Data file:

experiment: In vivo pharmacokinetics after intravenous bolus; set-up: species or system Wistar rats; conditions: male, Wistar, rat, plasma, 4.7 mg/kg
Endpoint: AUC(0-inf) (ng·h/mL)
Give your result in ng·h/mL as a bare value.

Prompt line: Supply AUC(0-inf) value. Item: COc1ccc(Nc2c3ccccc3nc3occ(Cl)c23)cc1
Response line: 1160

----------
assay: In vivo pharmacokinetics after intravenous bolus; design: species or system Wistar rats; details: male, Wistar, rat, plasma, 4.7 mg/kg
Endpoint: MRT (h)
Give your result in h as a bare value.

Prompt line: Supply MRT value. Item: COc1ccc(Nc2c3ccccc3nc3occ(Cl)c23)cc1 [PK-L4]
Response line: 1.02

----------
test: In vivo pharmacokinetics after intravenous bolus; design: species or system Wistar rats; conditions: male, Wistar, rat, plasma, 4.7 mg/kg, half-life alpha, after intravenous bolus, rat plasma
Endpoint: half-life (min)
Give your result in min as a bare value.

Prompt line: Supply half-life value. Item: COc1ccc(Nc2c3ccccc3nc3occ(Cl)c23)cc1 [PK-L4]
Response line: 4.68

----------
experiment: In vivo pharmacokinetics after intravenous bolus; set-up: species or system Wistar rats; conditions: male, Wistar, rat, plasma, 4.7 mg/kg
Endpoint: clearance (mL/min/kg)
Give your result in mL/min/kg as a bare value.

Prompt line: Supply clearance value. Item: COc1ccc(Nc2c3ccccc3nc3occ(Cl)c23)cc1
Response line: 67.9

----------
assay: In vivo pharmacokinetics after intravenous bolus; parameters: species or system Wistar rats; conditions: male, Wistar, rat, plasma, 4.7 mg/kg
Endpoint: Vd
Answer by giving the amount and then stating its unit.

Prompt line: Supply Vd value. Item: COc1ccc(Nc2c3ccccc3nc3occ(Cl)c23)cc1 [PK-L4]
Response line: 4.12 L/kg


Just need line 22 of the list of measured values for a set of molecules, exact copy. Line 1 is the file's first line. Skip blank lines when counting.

Prompt line: Supply clearance value. Item: COc1ccc(Nc2c3ccccc3nc3occ(Cl)c23)cc1